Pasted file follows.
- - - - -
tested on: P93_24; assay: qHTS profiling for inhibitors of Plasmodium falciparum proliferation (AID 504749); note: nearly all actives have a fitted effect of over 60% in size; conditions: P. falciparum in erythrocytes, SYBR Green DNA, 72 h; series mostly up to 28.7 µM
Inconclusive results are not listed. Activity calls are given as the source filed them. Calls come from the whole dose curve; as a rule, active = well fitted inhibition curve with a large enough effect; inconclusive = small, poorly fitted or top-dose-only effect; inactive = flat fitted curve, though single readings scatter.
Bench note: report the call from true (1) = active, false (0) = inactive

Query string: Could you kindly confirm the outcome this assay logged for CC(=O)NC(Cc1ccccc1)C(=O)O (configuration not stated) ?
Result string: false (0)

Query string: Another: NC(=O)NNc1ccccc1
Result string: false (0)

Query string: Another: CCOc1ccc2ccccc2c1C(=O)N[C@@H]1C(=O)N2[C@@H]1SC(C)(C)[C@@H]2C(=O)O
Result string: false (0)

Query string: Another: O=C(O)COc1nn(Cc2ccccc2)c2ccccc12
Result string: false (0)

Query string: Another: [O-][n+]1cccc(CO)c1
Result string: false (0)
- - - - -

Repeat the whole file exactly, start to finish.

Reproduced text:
tested on: P93_24; assay: qHTS profiling for inhibitors of Plasmodium falciparum proliferation (AID 504749); note: nearly all actives have a fitted effect of over 60% in size; conditions: P. falciparum in erythrocytes, SYBR Green DNA, 72 h; series mostly up to 28.7 µM
Inconclusive results are not listed. Activity calls are given as the source filed them. Calls come from the whole dose curve; as a rule, active = well fitted inhibition curve with a large enough effect; inconclusive = small, poorly fitted or top-dose-only effect; inactive = flat fitted curve, though single readings scatter.
Bench note: report the call from true (1) = active, false (0) = inactive

Query string: Could you kindly confirm the outcome this assay logged for CC(=O)NC(Cc1ccccc1)C(=O)O (configuration not stated) ?
Result string: false (0)

Query string: Another: NC(=O)NNc1ccccc1
Result string: false (0)

Query string: Another: CCOc1ccc2ccccc2c1C(=O)N[C@@H]1C(=O)N2[C@@H]1SC(C)(C)[C@@H]2C(=O)O
Result string: false (0)

Query string: Another: O=C(O)COc1nn(Cc2ccccc2)c2ccccc12
Result string: false (0)

Query string: Another: [O-][n+]1cccc(CO)c1
Result string: false (0)